- People will often talk about what forgiveness looks like, meaning they’ll talk about no longer “bringing it up” once you’ve forgiven someone…but that only tells me what forgiveness does, not what it is.

- People will talk about how God forgives and quote various passages that deal with the frequency or gracious nature of forgiveness (seventy times seven, right?), but again those tell me about how forgiveness looks, not what it is.

I recently wanted to really put my thumb down in a biblical idea of what forgiveness is in its essence; a single statement to summarize a definition of “forgiveness” that is positive and gives my mind a nail on which to hang thoughts about forgiveness.  I’m not going to answer all the questions on forgiveness at all, but only try to define the term from the scriptures.  So, here’s a short definition of “forgiveness” that I’ve come up with some biblical explanation: Continue Reading…

In April of 1992, a jury found two white police officers “not guilty” for their conduct in the arrest of Rodney King a year earlier. The verdict sparked week-long riots in Los Angeles; at least 63 people were killed, 12,000 arrested, and one billion dollars of damage was done.

On May 3 (a Sunday), 1,000 US Marines and 600 soldiers were deployed to the streets of Los Angeles to supplement 6,500 National Guard troops already there.

It was the first Sunday since the riots had begun, and Grace Church (where John MacArthur was in his 23rd year as pastor) is only a few miles away from where the King beating took place. Already five people had been murdered in rioting only blocks from the church, and there were questions as to weather or not it would even be safe for the church to meet that day.

The church did meet, and MacArthur paused his normal sermon series, instead preaching a message titled:  The Los Angeles Riots: A Biblical Perspective.   Continue Reading…

In many ways, Mark Driscoll’s stepping down from his church brings to a close a somewhat ignominious chapter in the history of American Evangelicalism (you know something is ignominious when it gets Voxified). The Driscoll Decade of Drama unfolded like a circus: for ten years there was a show in town, and there were otherwise respectable people selling tickets. Many of those people have now taken to hoping for Driscoll’s repentance. Here is the most famous example:


First, a few disclaimers. 1. Ten years ago I made a personal rule to not blog on anything related to Mark Driscoll. To the best of my memory I have kept that quasi-vow, but am breaking it now.

Second, I have a huge/tremendous respect for John Piper and Douglas Wilson. They are probably my two favorite living authors, and Wilson is probably my favorite Christian blogger (along with Challies, of course). I mean no disrespect to these men at all. Continue Reading…

August 26, 2014

The First Seminary

by Nathan Busenitz

Today is the first day of classes for the fall semester at The Master’s Seminary. Hence the topic of today’s post. Paul_teaching A biblical justification for seminary education might be made from a number of passages, from Matthew 28:19 (and its emphasis on teaching disciples) to 2 Timothy 2:2 (and its emphasis on leadership training) to Titus 1:9 (and its emphasis on elders being equipped to articulate and defend the faith).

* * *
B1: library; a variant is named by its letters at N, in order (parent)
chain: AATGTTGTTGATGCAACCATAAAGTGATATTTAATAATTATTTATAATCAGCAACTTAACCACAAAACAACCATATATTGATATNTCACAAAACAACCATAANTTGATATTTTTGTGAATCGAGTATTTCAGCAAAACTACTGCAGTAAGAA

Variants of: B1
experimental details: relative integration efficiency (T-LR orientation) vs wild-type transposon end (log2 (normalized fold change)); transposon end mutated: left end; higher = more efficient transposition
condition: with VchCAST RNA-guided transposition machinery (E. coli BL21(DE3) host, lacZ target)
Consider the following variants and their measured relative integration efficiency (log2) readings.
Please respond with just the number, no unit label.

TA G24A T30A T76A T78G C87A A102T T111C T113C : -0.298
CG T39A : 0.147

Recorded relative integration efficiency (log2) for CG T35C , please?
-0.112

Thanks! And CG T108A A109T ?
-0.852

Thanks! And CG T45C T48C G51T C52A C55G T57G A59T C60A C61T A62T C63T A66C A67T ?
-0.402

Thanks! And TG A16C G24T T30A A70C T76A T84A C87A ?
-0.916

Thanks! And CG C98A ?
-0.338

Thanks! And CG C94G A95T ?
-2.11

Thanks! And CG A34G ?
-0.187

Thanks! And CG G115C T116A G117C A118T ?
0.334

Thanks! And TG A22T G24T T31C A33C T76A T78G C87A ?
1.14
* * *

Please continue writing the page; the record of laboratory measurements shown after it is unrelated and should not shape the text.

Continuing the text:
But there is a short passage in Acts that, I believe, provides a biblical precedent for seminary education in a particularly insightful way. These verses, which at first glance may not seem overly significant, show the apostle Paul starting a theological training school in the city of Ephesus. As one commentator explains: “In Ephesus, Paul opened a school of theology to train future leaders for the developing church in the province of Asia” (Simon J. Kistemaker, Acts, NTC, 684).

I doubt Paul called it Ephesus Theological Seminary (not to be confused with the modern ETS), but in essence that is exactly what it was. Continue Reading…

There are many ways to leave a church honorably. You could die in the pulpit. You might gracefully retire so a younger man can fill your shoes. Perhaps you feel called to another ministry, and your current elders support you in that endeavor. But there are some ways no pastor wants to be ejected from his ministry.

candle burnt out1. Burn out.

Some men don’t last in the ministry because, as Maverick was warned in Top Gun, “You ego’s writing checks your body can’t cash.” In their defense, most pastors who burn out are demanding more from their bodies, not out of ego, but out of zeal for the ministry.

George Whitefield, for example, was told by his doctor to take it easy and refrain from preaching to preserve his extremely precarious health. That night he was invited to preach the gospel to an audience in the house in which he was convalescing. He promptly hauled himself out of bed, and preached his guts out at full tilt to a packed house until the candle burned out. He then retired to bed and died.

Whitfield had responded to the chiding of his doctor, “I’d rather burn out than rust out.” Which brings us to another way pastors lose their pulpits.